Tuesday, September 7, 2010

the smell of human flesh in the morning

I found an amazing piece on zombie movies, which relates Hobbes's political philosophy to the evolution of the zombie movie. I don't mean to imply that I'm at all familiar with Hobbes, because I'm not. But I am familiar with zombies, as most of us are. As you've probably noticed, zombie movies are enjoying a resurgence in popularity, after about a decade or so of relative dormancy.

This article is worth the time it takes to get through:

The Running of the Dead by Christian Thorne.

Best of all, Thorne reiterates what I love about the horror genre. Besides satisfying the bloodiest urges of scopophilia, horror (science fiction, too) is probably the closest filmic reflection of societal preoccupations and fears. That, and I sometimes enjoy limpid, unequivocal metaphor; don't you?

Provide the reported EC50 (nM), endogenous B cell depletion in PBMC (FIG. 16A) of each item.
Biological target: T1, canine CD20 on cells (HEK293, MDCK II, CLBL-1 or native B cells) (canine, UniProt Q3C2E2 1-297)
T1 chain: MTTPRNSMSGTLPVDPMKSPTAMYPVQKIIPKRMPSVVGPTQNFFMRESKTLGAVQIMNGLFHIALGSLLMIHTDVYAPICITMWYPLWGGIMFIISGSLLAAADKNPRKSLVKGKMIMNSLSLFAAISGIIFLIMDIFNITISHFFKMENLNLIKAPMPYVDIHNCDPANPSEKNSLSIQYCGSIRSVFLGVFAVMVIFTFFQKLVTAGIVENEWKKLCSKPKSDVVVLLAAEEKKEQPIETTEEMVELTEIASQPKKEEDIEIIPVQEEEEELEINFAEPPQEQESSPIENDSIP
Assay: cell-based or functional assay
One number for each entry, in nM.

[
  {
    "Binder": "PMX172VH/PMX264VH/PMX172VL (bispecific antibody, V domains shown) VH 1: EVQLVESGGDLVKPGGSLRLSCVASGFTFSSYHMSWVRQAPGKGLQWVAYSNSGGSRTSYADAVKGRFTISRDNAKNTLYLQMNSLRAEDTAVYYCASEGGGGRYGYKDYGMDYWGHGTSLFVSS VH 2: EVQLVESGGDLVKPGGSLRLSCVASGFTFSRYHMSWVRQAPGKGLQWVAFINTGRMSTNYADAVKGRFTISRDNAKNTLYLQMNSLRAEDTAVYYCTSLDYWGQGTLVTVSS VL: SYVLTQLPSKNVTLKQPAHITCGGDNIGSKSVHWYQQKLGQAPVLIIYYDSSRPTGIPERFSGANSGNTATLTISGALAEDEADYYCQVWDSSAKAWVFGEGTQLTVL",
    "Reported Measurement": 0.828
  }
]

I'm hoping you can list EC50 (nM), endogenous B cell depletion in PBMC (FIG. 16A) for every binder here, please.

1 comment:

  1. Remember how we talked about co-blogging once? I've always wanted to write a piece on feminism and/or gender in horror movies because there is so much to write about. Watching Dead Alive recently reawakened that desire in me, but I've decided that there are very few horror movies that you can't analyze from a gendered perspective. Can I Can I? Maybe we can talk more about this when I VIST YOU NEXT WEEK